How Occupational Therapy Can Help Your Special Needs Child Start School

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If you have a child with a disability that's ready to enter school, you may want to talk to your pediatrician about getting occupational therapy for your child. In this sense occupational doesn't refer to a job, it means activities your child engages in as part of daily life. The therapy helps your child adapt to school and home routines so your child can participate and learn as fully as possible even with special needs. Here are some things the therapist might do for your child.

Evaluate The Home And School

Some schools provide occupational therapy for students that need it, and you can also have a therapist come to your home, or you can go to a therapy clinic for treatments. An initial evaluation provides a basis for treatment and helps the therapist set goals. The therapist looks at the physical environment that may cause challenges for your child at school. Things like where your child sits in the classroom, school supplies that are used, the lunch routine, and recreational activities are observed keeping in mind how each will affect your child.

The physical organization of your home, your child's routine, and your child's level of independence at home are also taken into account because you may need to change your home environment to help your child be successful in school.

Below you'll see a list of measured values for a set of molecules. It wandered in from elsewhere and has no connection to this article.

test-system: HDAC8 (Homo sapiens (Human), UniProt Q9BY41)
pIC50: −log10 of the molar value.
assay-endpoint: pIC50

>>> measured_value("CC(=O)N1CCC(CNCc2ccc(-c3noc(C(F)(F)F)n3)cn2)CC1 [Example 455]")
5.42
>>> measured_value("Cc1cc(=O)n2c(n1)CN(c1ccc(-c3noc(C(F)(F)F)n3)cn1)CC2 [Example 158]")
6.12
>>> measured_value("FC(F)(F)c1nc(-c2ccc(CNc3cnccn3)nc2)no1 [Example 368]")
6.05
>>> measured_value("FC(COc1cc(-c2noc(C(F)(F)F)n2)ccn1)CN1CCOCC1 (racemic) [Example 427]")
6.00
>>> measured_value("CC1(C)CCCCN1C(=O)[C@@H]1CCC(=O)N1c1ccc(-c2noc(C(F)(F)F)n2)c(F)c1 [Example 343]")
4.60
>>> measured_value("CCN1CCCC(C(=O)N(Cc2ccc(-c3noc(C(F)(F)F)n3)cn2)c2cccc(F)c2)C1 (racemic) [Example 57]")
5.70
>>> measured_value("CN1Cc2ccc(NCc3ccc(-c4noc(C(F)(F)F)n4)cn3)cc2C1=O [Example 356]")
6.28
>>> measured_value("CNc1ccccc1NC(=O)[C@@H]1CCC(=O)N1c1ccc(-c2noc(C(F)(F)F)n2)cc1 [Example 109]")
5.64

Offer Adaptive Strategies

The strategies for improving your child's abilities to do daily life activities vary according to the type and severity of your child's condition. Strategies might include using ergonomic eating utensils, pencils, and other school supplies that are shaped so your child can grasp them easily. The therapist may recommend establishing a routine at home and at school that helps your child adjust to the new experience of going to school.

Special equipment such as a rolling walker or another mobility device might be recommended, so your child stays active and engaged in the classroom. Major changes may be recommended for your home by bringing in equipment and tools that allow your child to learn independence rather than rely on you to help with daily activities like brushing teeth, preparing snacks, and changing clothes. The goal of occupational therapy is to help your child engage in life through adaptive means if necessary, so your child is as happy, independent, and socially active as possible and as much as they want to be.

Build On Strengths

One reason occupational therapy can be helpful is that it builds on the strengths your child already has. Rather than focusing solely on the disability, the therapist looks at your child's physical and mental strengths and uses those to help your child overcome limitations caused by the disability. As an example, a child without the use of their hands might learn how to do things with their toes and feet that other kids don't usually do. By focusing on the positive, your child has improved self-confidence and learns skills that improve their life into adulthood.

For more information, contact a company like Levi Hospital.